President Obama's healthcare law is heading back to the U.S. Supreme Court.

Justices on Friday agreed to review whether it was illegal for residents of 36 states to receive federal subsidies to help them purchase insurance.

Previous Supreme Court cases focused on the law's individual mandate, Medicaid expansion, and employer contraception mandate. At issue this time are the subsidies that the federal government provides for individuals purchasing insurance through Obamacare. Though the text of the law says the subsidies were to go to individuals obtaining insurance through an “exchange established by the state,” a rule released by the Internal Revenue Service subsequently instructed that subsidies would also apply to exchanges set up on behalf of states by the federal government.

As detailed previously, a ruling against the Obama administration would have a number of significant ramifications. It would mean millions of Americans receiving insurance in 36 states would be stripped of those subsidies, and on the flip side, that taxpayers could save hundreds of billions of dollars. It would mean the employer mandate wouldn't apply in those 36 states and the scope of the individual mandate would be narrowed. It would make life a lot more difficult for Republican governors politically and could lead to the re-opening of Obamacare for changes by Congress.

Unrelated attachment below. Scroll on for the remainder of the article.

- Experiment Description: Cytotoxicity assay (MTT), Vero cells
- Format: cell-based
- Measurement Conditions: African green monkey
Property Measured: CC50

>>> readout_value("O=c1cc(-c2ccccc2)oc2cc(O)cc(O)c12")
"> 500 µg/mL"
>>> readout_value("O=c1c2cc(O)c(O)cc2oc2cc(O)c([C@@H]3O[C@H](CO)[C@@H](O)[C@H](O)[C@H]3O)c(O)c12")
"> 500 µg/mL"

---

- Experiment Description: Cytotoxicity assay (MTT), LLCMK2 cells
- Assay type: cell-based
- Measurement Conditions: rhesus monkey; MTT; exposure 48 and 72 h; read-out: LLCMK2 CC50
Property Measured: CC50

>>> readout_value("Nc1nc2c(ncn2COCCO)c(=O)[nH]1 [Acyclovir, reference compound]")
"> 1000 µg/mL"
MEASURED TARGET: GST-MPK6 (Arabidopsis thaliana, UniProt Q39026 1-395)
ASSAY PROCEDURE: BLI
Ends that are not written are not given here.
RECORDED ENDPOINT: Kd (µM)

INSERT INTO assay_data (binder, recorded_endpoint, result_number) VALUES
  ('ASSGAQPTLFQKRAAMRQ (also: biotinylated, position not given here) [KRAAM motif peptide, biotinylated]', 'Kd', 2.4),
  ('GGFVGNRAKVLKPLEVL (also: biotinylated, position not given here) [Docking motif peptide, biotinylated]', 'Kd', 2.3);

Panels of two federal appeals courts issued contradictory rulings on the whether this rule was legal.

In the case Halbig v. Burwell, the majority on a panel of the U.S. Court of Appeals for the District of Columbia Circuit sided with the challengers, but the full court later agreed to rehear the case en banc, and scheduled oral arguments for next month. Some had speculated that this could deter the Supreme Court from taking up the issue, but ultimately justices decided to take up a similar case, King v. Burwell, in which the Fourth Circuit Court of Appeals ruled in favor of the Obama administration.

It takes four justices for the Supreme Court to agree to hear a case.